“The status quo where we stand has done nothing to make us safer in any regard.” That was White House press secretary Jen Psaki during a press briefing responding to a question about whether President Joe Biden intends to remove the Islamic Revolutionary Guard Corps from the U.S. list of foreign terrorist organizations.
Psaki said that a decision to delist the IRGC had not been made, but then she followed up with the grave statement that led off this article. The U.S. official’s language was clear and unambiguous: its intent was to trivialize the IRGC terrorist designation as superficial and technical jargon. Yet the rulers in Tehran have issued a crucial and fundamental demand that the U.S delist the IRGC and even support it, and we all know that Iran’s Khomeini-styled state is essentially an IRGC-led state.
Kamal Kharazi, an adviser to Iranian Supreme Leader Ali Khamenei, said at the Doha Forum that the nuclear agreement is imminent but that it hinges on Washington removing the IRGC from the U.S. list of foreign terrorist organizations because, according to Kharazi, “the IRGC is a national army and a national army being listed as a terrorist group certainly is not acceptable.” Prior to Kharazi’s remarks, Iranian Foreign Minister Amir Abdollahian confirmed that delisting the IRGC is among the few issues hindering a final agreement.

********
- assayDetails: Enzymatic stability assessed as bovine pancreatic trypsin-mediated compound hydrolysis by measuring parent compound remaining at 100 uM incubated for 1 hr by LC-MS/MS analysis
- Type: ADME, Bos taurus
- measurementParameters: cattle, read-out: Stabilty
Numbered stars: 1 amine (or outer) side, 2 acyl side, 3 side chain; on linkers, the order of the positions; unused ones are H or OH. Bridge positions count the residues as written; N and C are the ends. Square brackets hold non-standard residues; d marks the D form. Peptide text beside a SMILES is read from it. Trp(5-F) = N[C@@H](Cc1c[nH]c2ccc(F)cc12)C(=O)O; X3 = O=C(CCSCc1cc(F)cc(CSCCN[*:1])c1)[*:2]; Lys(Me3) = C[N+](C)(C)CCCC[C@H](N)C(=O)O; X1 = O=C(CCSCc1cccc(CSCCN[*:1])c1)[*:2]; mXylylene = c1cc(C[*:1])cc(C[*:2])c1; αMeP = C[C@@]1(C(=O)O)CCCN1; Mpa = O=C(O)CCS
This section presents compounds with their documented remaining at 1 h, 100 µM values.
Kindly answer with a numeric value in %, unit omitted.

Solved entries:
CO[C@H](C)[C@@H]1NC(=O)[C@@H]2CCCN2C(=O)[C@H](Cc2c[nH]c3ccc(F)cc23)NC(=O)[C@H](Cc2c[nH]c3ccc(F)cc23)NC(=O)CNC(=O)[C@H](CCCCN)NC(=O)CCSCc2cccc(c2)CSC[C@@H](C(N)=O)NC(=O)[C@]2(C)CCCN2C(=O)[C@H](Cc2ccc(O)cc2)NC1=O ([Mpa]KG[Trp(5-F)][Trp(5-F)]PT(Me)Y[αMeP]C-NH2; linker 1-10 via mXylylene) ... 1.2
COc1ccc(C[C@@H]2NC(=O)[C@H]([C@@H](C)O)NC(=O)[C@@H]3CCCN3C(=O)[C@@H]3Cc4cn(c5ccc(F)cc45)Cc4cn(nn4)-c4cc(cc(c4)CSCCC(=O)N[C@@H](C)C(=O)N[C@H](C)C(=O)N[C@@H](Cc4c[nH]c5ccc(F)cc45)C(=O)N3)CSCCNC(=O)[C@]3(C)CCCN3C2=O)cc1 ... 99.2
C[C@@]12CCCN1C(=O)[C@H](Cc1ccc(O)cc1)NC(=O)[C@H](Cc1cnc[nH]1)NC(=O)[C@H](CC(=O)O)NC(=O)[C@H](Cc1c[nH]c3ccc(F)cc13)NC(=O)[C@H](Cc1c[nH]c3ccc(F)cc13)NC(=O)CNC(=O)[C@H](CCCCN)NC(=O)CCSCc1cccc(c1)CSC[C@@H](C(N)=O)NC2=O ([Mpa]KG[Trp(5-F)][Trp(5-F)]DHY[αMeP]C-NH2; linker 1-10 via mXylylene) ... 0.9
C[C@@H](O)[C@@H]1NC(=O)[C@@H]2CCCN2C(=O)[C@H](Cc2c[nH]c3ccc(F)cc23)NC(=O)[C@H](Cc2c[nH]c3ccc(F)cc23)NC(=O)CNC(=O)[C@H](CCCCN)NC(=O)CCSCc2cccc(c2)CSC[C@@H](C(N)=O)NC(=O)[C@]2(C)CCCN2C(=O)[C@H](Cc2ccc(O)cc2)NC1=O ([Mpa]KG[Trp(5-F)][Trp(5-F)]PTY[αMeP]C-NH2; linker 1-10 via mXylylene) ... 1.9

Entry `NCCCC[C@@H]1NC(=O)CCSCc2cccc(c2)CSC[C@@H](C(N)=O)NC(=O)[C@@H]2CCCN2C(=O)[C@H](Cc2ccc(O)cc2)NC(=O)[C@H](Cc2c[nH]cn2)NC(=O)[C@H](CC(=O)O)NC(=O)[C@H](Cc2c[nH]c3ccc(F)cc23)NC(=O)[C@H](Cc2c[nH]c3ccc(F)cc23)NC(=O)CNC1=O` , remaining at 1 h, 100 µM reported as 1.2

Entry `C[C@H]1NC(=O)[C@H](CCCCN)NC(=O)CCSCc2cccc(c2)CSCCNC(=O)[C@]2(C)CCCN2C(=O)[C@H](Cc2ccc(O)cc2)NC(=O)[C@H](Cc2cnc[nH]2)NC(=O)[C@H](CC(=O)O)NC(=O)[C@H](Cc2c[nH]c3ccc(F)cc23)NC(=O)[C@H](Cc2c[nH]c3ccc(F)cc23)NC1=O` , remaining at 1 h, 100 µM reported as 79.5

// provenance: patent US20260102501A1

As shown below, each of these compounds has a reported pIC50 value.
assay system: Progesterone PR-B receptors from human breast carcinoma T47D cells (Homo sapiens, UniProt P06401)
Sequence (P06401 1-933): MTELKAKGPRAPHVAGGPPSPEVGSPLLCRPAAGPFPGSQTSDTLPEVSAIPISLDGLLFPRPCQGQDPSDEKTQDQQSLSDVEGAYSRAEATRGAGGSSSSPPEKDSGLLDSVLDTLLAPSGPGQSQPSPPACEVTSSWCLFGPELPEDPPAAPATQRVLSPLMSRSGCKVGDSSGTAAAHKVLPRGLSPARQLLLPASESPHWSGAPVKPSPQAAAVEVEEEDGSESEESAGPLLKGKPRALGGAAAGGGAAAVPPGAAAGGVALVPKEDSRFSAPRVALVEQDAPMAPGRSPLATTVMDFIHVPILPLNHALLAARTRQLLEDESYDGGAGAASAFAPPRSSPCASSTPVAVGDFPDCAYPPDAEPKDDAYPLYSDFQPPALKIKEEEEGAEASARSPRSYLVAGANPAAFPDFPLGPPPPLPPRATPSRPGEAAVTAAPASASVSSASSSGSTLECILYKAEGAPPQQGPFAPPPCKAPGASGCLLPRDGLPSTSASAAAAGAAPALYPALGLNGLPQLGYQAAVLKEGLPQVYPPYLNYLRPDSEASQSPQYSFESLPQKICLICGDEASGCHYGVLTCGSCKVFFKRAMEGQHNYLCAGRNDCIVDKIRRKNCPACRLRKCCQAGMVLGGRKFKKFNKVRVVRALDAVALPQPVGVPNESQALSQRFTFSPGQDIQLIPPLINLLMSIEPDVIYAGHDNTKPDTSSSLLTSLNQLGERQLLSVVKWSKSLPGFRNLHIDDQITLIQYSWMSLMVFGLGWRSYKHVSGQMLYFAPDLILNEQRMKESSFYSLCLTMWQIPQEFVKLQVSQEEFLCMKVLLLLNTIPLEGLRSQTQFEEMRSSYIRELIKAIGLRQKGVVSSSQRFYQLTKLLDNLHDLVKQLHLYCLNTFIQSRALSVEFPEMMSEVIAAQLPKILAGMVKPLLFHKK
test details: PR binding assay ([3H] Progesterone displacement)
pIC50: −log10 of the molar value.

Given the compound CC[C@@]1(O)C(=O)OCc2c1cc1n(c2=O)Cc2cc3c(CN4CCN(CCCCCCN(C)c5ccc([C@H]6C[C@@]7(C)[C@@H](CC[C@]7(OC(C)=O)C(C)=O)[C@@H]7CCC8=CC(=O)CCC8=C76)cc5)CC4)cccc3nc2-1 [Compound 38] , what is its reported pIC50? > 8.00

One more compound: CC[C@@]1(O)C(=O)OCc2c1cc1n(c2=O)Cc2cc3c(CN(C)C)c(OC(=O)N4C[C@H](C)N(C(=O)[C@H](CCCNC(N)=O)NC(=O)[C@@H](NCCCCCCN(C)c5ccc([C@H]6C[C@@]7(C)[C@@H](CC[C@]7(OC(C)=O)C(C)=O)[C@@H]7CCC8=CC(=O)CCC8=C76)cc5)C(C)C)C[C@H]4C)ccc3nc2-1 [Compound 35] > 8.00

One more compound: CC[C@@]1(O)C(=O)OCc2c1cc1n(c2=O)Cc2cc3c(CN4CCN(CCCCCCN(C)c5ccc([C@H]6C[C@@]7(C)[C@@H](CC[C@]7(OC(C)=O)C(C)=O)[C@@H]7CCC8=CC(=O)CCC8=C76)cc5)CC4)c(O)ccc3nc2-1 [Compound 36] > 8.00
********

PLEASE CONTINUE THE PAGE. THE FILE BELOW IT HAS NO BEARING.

U.S. Special Envoy for Iran Robert Malley, who was dubious, asserted, “We haven’t decided to delist the IRGC as a foreign terrorist organization.” What Malley implicitly meant is that the United States will delist the IRGC once the Iranian negotiators show leniency in certain matters. What might these matters involve, then? Might they involve, for example, ending the IRGC’s terrorist activities in Arab countries or preventing the IRGC from funding, training and arming the terrorist Houthi militias in Yemen?!
We don’t understand how the Biden administration, with its poor grasp of strategy, thinks about the Middle East region and means to ensure Middle Eastern security. Israel is Washington’s closest ally in the Middle East, but a few days ago, Israeli Prime Minister Naftali Bennett warned about the cost of normalizing and legitimizing the IRGC during a joint news conference with Secretary of State Antony Blinken.
Oddly enough, Blinken reiterated during that same conference that Tehran, that is to say, the IRGC, was responsible for the Houthi-led attacks targeting oil facilities, power plants, water desalination facilities and civilian residential areas in Saudi Arabia and the United Arab Emirates.
According to Blinken, these grave crimes committed against the global economy, not just against Saudi Arabia, are the work of Tehran, that is to say, the IRGC. So, will the U.S. administration reward the IRGC by removing it from its list of terrorist organizations just like it previously removed the Houthi gang in Yemen from the terrorist list? Are the policies of this administration guided by the principles of good statesmanship and sober strategic thinking or are they merely driven by a sense of vindictiveness toward the administration’s nemesis, Donald Trump?
As the White House press secretary said, the terrorist designation, or lack thereof, won’t change the IRGC’s activities, but making the designation is still a legal, political and, above all, moral position. Otherwise, and by the same logic, Washington should also delist al-Qaida as a terrorist group, given that al-Qaida will continue operating regardless of any label Washington gives it!